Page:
There is a wise saying, “it takes a village to raise a child.”
This age-old adage rings true in every Jr.NBA/Jr.WNBA staging – whether in Baguio, Davao or in Manila. To put it in context, “It takes a whole team to raise a future basketball star.”
Much has been said or written on the proficiency and the potential of every participant. This blog, in fact, has written quite a few articles on how expansive is the potential for future basketball superstars. And how–even in the far corners of the North, amidst the rice paddies and mountain crevices, you will see a kid in his flip flops dribbling an old basketball, nursing little dreams of seeing action in the PBA someday.
As this year’s JrNBA/JrWNBA draws to a close and another batch of All Stars are chosen, we are also sharing the spotlight to the unsung heroes to this initiative.
Coach Craig Brown, who has done a great job in molding future basketball stars and uplifting the morale of those who weren’t chosen, recognizes that the amount of work behind every staging is staggering. In a quick interview, he gives recognition to the people behind the program – from long-time event partner Alaska down to the support staff tasked in putting up the court and drills in ever staging.
“The partnership that we have with Alaska is outstanding and the work they do to promote wellness…and a healthy lifestyle has been tremendous. I am also lucky to work with a great event staff and a great coaching team. They make my work easy, they are very professional and with a good feel for basketball,” said Brown.
The work that goes behind every selection event is truly staggering: from setting up the event venue, to setting up the drills and the scrimmage, to the selection of the final regional line-up and even down to organizing media coverage.
It is a lot of work yet efficiently put together like one big orchestra. To an outsider, it’s like seeing puzzle pieces fall into place one at a time:
Before the sound of sneakers bring life into every venue, what happens first is the event staff shuffling through with equipment, lugging sacks-full of basketball, clip boards and practice cones. It is of the coaching staff running through the drills, reviewing every child one by one, patiently evaluating and pushing every participant to their full potential. This happens simultaneously as the brand partners open shop, providing nourishment and thrills to spectators and young players alike. In one corner, the first aid team stands on duty while a team of seasoned referees huddle reviewing calls and ongoing scrimmage.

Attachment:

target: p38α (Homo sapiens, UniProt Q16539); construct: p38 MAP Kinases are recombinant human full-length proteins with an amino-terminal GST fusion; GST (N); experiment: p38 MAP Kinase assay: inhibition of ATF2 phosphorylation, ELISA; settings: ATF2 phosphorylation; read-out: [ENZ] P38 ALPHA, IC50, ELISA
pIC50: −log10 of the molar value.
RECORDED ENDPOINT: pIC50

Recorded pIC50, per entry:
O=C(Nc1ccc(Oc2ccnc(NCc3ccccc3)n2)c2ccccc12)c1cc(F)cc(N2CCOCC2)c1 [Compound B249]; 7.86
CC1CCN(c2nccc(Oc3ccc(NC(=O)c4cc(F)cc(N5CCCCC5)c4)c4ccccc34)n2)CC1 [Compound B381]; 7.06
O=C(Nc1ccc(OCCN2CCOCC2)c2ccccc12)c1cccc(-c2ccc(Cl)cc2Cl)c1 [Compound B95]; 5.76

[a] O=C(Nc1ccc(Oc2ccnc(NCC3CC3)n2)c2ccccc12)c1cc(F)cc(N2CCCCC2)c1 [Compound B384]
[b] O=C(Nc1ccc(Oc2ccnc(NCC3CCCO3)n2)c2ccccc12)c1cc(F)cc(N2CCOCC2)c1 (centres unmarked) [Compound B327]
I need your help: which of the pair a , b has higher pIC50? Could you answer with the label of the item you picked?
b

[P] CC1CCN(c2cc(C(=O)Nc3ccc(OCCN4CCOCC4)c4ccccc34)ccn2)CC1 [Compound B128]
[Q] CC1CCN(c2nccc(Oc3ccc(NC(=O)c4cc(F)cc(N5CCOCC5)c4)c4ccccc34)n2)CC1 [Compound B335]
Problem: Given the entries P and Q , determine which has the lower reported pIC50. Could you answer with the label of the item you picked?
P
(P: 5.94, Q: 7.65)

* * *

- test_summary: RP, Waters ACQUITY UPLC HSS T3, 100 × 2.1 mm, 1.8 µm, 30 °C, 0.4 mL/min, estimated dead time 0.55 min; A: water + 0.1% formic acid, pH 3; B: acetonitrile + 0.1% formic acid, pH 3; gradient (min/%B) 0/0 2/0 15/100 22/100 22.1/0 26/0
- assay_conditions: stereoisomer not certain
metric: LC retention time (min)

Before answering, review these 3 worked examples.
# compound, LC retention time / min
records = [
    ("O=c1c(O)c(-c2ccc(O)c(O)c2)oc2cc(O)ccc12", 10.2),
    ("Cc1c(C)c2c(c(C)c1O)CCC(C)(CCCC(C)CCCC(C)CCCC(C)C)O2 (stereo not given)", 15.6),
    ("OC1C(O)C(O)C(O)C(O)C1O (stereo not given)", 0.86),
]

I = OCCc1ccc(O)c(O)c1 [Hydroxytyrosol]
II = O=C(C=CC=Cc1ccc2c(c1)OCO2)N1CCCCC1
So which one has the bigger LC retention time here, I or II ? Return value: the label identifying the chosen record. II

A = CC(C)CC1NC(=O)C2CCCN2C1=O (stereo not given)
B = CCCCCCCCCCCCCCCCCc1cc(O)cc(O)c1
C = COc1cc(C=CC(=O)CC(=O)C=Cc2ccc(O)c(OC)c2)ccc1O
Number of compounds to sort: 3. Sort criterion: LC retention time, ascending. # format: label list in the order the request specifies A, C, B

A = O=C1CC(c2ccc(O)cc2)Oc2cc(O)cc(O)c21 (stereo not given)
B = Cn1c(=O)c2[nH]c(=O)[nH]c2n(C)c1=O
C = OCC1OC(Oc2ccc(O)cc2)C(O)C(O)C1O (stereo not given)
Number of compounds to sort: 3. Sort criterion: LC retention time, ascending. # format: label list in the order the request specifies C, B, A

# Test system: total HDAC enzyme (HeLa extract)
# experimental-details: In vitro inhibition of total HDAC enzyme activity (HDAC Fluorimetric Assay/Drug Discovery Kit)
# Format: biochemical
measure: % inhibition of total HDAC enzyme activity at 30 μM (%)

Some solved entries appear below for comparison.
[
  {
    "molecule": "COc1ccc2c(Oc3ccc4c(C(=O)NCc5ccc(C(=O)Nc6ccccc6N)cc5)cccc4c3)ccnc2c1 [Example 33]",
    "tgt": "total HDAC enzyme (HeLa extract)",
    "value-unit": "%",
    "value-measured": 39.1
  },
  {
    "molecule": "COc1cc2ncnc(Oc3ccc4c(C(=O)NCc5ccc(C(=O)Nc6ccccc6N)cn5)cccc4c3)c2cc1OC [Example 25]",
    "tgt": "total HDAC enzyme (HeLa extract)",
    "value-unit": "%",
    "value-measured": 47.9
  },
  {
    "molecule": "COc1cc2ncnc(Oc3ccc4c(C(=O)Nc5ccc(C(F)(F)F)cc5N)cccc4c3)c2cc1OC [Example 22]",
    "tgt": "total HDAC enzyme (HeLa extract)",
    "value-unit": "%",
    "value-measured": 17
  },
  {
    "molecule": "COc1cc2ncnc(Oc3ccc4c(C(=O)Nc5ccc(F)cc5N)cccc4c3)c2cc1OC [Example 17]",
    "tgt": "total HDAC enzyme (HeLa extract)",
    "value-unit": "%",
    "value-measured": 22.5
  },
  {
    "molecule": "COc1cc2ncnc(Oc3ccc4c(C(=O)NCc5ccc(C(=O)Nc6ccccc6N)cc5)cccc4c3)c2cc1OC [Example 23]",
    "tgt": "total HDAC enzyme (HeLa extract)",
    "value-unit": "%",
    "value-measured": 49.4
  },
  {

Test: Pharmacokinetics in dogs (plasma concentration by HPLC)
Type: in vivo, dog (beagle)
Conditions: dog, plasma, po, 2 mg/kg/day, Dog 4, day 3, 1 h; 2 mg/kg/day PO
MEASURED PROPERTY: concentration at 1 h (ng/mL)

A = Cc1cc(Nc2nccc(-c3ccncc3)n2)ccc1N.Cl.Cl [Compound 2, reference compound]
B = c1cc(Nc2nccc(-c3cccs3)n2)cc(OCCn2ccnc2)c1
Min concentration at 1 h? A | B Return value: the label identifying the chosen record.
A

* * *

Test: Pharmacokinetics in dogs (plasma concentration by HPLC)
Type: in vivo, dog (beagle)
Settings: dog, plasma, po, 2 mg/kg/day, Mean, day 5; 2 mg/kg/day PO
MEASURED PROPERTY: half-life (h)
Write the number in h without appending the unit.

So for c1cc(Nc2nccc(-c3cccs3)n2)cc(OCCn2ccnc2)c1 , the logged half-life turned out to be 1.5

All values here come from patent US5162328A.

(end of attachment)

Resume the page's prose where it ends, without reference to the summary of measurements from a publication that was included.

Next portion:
Coach Craig understands the hard work displayed by everyone, “When I arrive at every venue, it helps that the event staff always has things in place. On day one, all the skills station and things we need are set up. The time and the sacrifice that they put up is something — they’re here late at night and I am back at the hotel; they’re here early in the morning. (I’m glad)…because it’s important that these people get recognized for what they do.”
For referees Fernando Adamero, Danilo Rivera and Vic Amante, there’s something great about being amongst passionate young ballers and see them reach their full potential, “Nakakatuwa ang mga bata. Minsan maiisip mo talaga na baka sa susunod mo silang makita, naglalaro na sila sa PBA,” quips Amante who has been serving as referree for JrNBA the longest.
As the National Training Camp draws near and Jr.NBA/Jr.WNBA selects this year’s All-Stars, those who will not be selected will move on to other opportunities or maybe look forward to next year’s camp. The lucky ones will move on to the overseas training camp and maybe-who knows-to a potential career in collegiate basketball.
For the team behind the event, the logistics, the coaching staff, the brand partners and the PR team – what follows is just a quick breather. Until the rush, the excitement and the relentless search for 2017’s future basketball superstars begins anew.